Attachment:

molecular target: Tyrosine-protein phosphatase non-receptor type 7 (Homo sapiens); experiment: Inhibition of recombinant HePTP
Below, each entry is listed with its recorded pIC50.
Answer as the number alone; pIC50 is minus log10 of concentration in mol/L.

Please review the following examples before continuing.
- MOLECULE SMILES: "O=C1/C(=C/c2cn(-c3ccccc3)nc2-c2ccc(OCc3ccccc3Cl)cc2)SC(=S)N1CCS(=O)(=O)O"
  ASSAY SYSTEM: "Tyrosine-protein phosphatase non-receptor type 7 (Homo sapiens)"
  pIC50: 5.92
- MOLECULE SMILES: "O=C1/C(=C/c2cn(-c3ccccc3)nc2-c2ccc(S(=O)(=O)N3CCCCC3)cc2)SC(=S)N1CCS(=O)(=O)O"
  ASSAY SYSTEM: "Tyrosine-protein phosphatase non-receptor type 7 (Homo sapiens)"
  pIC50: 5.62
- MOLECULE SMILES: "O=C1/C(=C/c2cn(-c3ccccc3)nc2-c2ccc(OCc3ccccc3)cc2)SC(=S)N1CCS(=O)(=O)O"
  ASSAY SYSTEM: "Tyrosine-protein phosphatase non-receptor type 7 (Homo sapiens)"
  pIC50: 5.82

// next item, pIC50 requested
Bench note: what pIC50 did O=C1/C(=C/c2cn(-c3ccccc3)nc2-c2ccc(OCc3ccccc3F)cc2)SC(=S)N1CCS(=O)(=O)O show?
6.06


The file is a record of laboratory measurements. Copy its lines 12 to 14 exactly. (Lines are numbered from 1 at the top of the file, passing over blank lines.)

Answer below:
  ASSAY SYSTEM: "Tyrosine-protein phosphatase non-receptor type 7 (Homo sapiens)"
  pIC50: 5.82

// next item, pIC50 requested